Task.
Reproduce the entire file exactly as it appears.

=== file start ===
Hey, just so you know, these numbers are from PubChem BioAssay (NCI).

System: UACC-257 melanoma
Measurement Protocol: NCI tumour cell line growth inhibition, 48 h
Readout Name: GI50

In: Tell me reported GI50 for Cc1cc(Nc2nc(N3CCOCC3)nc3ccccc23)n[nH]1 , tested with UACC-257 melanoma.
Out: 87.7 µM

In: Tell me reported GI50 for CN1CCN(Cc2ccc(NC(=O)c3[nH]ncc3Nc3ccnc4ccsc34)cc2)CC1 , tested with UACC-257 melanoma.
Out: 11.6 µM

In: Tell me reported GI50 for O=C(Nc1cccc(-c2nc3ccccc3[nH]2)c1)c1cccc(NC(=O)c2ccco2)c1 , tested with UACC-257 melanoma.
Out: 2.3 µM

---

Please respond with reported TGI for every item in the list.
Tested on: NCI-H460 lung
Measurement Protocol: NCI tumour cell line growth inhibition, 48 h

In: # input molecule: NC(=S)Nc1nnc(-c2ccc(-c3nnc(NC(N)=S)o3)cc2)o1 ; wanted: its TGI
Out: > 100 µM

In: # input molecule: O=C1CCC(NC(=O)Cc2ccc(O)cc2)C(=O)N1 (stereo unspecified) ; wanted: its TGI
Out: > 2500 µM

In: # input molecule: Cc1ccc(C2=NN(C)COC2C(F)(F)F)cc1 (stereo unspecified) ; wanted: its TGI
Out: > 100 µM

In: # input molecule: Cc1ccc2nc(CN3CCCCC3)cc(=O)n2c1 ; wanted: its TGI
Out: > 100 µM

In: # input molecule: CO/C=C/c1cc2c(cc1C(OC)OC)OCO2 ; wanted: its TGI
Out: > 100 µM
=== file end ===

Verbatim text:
Hey, just so you know, these numbers are from PubChem BioAssay (NCI).

System: UACC-257 melanoma
Measurement Protocol: NCI tumour cell line growth inhibition, 48 h
Readout Name: GI50

In: Tell me reported GI50 for Cc1cc(Nc2nc(N3CCOCC3)nc3ccccc23)n[nH]1 , tested with UACC-257 melanoma.
Out: 87.7 µM

In: Tell me reported GI50 for CN1CCN(Cc2ccc(NC(=O)c3[nH]ncc3Nc3ccnc4ccsc34)cc2)CC1 , tested with UACC-257 melanoma.
Out: 11.6 µM

In: Tell me reported GI50 for O=C(Nc1cccc(-c2nc3ccccc3[nH]2)c1)c1cccc(NC(=O)c2ccco2)c1 , tested with UACC-257 melanoma.
Out: 2.3 µM

---

Please respond with reported TGI for every item in the list.
Tested on: NCI-H460 lung
Measurement Protocol: NCI tumour cell line growth inhibition, 48 h

In: # input molecule: NC(=S)Nc1nnc(-c2ccc(-c3nnc(NC(N)=S)o3)cc2)o1 ; wanted: its TGI
Out: > 100 µM

In: # input molecule: O=C1CCC(NC(=O)Cc2ccc(O)cc2)C(=O)N1 (stereo unspecified) ; wanted: its TGI
Out: > 2500 µM

In: # input molecule: Cc1ccc(C2=NN(C)COC2C(F)(F)F)cc1 (stereo unspecified) ; wanted: its TGI
Out: > 100 µM

In: # input molecule: Cc1ccc2nc(CN3CCCCC3)cc(=O)n2c1 ; wanted: its TGI
Out: > 100 µM

In: # input molecule: CO/C=C/c1cc2c(cc1C(OC)OC)OCO2 ; wanted: its TGI
Out: > 100 µM